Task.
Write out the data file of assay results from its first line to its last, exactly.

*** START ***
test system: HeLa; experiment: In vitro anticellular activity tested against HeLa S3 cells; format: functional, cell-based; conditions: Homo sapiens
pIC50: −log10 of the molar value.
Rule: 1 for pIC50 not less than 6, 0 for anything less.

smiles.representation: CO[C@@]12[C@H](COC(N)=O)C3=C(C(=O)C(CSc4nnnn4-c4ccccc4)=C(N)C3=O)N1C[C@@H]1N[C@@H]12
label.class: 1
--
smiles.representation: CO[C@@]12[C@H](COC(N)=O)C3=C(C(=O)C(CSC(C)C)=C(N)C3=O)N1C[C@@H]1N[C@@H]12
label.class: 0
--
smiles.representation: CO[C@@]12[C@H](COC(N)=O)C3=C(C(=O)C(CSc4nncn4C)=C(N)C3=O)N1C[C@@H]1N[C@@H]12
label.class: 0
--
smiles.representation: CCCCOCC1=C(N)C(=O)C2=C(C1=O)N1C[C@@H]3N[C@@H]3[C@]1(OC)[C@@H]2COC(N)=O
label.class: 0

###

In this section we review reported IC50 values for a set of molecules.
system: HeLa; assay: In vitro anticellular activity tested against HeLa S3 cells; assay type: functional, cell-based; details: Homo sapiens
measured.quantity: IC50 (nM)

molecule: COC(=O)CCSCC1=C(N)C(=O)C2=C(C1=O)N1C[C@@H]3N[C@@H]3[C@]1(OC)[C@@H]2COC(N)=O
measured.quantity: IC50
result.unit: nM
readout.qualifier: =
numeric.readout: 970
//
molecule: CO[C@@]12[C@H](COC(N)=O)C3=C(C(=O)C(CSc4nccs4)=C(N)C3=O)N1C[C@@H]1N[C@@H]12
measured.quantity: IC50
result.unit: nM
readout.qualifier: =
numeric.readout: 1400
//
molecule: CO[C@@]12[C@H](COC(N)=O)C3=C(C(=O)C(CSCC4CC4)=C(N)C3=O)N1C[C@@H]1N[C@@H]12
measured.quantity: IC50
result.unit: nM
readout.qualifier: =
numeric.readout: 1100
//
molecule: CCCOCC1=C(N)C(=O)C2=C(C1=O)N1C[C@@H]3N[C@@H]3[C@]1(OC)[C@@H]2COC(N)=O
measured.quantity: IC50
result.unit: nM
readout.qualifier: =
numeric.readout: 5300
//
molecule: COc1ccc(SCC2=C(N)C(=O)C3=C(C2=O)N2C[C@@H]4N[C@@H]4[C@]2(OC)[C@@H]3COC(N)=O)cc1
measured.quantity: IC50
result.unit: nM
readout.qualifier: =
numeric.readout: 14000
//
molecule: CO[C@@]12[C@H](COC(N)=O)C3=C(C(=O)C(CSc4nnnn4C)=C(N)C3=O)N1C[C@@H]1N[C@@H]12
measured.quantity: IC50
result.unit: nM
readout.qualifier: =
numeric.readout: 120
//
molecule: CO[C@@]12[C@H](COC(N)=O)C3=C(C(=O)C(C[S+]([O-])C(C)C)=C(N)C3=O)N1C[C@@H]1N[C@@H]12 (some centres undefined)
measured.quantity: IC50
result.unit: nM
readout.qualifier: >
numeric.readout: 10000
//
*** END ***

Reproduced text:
test system: HeLa; experiment: In vitro anticellular activity tested against HeLa S3 cells; format: functional, cell-based; conditions: Homo sapiens
pIC50: −log10 of the molar value.
Rule: 1 for pIC50 not less than 6, 0 for anything less.

smiles.representation: CO[C@@]12[C@H](COC(N)=O)C3=C(C(=O)C(CSc4nnnn4-c4ccccc4)=C(N)C3=O)N1C[C@@H]1N[C@@H]12
label.class: 1
--
smiles.representation: CO[C@@]12[C@H](COC(N)=O)C3=C(C(=O)C(CSC(C)C)=C(N)C3=O)N1C[C@@H]1N[C@@H]12
label.class: 0
--
smiles.representation: CO[C@@]12[C@H](COC(N)=O)C3=C(C(=O)C(CSc4nncn4C)=C(N)C3=O)N1C[C@@H]1N[C@@H]12
label.class: 0
--
smiles.representation: CCCCOCC1=C(N)C(=O)C2=C(C1=O)N1C[C@@H]3N[C@@H]3[C@]1(OC)[C@@H]2COC(N)=O
label.class: 0

###

In this section we review reported IC50 values for a set of molecules.
system: HeLa; assay: In vitro anticellular activity tested against HeLa S3 cells; assay type: functional, cell-based; details: Homo sapiens
measured.quantity: IC50 (nM)

molecule: COC(=O)CCSCC1=C(N)C(=O)C2=C(C1=O)N1C[C@@H]3N[C@@H]3[C@]1(OC)[C@@H]2COC(N)=O
measured.quantity: IC50
result.unit: nM
readout.qualifier: =
numeric.readout: 970
//
molecule: CO[C@@]12[C@H](COC(N)=O)C3=C(C(=O)C(CSc4nccs4)=C(N)C3=O)N1C[C@@H]1N[C@@H]12
measured.quantity: IC50
result.unit: nM
readout.qualifier: =
numeric.readout: 1400
//
molecule: CO[C@@]12[C@H](COC(N)=O)C3=C(C(=O)C(CSCC4CC4)=C(N)C3=O)N1C[C@@H]1N[C@@H]12
measured.quantity: IC50
result.unit: nM
readout.qualifier: =
numeric.readout: 1100
//
molecule: CCCOCC1=C(N)C(=O)C2=C(C1=O)N1C[C@@H]3N[C@@H]3[C@]1(OC)[C@@H]2COC(N)=O
measured.quantity: IC50
result.unit: nM
readout.qualifier: =
numeric.readout: 5300
//
molecule: COc1ccc(SCC2=C(N)C(=O)C3=C(C2=O)N2C[C@@H]4N[C@@H]4[C@]2(OC)[C@@H]3COC(N)=O)cc1
measured.quantity: IC50
result.unit: nM
readout.qualifier: =
numeric.readout: 14000
//
molecule: CO[C@@]12[C@H](COC(N)=O)C3=C(C(=O)C(CSc4nnnn4C)=C(N)C3=O)N1C[C@@H]1N[C@@H]12
measured.quantity: IC50
result.unit: nM
readout.qualifier: =
numeric.readout: 120
//
molecule: CO[C@@]12[C@H](COC(N)=O)C3=C(C(=O)C(C[S+]([O-])C(C)C)=C(N)C3=O)N1C[C@@H]1N[C@@H]12 (some centres undefined)
measured.quantity: IC50
result.unit: nM
readout.qualifier: >
numeric.readout: 10000
//